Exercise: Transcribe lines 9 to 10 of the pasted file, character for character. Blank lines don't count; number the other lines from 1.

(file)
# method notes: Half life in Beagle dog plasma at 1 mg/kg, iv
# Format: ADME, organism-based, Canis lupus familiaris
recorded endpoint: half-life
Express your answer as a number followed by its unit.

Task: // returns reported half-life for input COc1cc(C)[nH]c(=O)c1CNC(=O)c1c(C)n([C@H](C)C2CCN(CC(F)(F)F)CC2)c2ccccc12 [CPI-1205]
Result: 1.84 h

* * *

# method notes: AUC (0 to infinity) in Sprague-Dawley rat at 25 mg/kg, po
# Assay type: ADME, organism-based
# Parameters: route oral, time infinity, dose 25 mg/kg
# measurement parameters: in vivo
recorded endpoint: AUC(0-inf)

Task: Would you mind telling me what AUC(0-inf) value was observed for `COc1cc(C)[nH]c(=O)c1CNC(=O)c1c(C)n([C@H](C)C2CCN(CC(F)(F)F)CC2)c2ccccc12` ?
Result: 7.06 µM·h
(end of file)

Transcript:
# Assay type: ADME, organism-based
# Parameters: route oral, time infinity, dose 25 mg/kg